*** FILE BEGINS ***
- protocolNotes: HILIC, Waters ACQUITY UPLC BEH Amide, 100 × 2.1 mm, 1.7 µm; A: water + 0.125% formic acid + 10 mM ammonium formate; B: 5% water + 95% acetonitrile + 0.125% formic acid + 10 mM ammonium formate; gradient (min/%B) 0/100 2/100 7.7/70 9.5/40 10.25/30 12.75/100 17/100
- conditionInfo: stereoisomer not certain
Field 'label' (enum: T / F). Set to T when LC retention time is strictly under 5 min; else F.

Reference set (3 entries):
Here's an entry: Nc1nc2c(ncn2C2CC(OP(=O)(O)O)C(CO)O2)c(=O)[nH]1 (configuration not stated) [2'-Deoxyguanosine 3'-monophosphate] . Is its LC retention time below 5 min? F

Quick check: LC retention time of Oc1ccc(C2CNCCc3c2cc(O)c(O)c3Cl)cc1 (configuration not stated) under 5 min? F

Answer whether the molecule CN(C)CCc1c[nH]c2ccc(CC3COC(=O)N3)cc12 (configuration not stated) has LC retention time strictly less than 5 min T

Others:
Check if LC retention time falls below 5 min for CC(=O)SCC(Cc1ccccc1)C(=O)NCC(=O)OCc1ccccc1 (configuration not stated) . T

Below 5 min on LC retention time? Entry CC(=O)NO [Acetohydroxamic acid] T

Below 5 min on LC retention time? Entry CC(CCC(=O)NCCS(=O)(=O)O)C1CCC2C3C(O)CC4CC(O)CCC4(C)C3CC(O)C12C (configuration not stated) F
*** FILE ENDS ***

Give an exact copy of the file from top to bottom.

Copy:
- protocolNotes: HILIC, Waters ACQUITY UPLC BEH Amide, 100 × 2.1 mm, 1.7 µm; A: water + 0.125% formic acid + 10 mM ammonium formate; B: 5% water + 95% acetonitrile + 0.125% formic acid + 10 mM ammonium formate; gradient (min/%B) 0/100 2/100 7.7/70 9.5/40 10.25/30 12.75/100 17/100
- conditionInfo: stereoisomer not certain
Field 'label' (enum: T / F). Set to T when LC retention time is strictly under 5 min; else F.

Reference set (3 entries):
Here's an entry: Nc1nc2c(ncn2C2CC(OP(=O)(O)O)C(CO)O2)c(=O)[nH]1 (configuration not stated) [2'-Deoxyguanosine 3'-monophosphate] . Is its LC retention time below 5 min? F

Quick check: LC retention time of Oc1ccc(C2CNCCc3c2cc(O)c(O)c3Cl)cc1 (configuration not stated) under 5 min? F

Answer whether the molecule CN(C)CCc1c[nH]c2ccc(CC3COC(=O)N3)cc12 (configuration not stated) has LC retention time strictly less than 5 min T

Others:
Check if LC retention time falls below 5 min for CC(=O)SCC(Cc1ccccc1)C(=O)NCC(=O)OCc1ccccc1 (configuration not stated) . T

Below 5 min on LC retention time? Entry CC(=O)NO [Acetohydroxamic acid] T

Below 5 min on LC retention time? Entry CC(CCC(=O)NCCS(=O)(=O)O)C1CCC2C3C(O)CC4CC(O)CCC4(C)C3CC(O)C12C (configuration not stated) F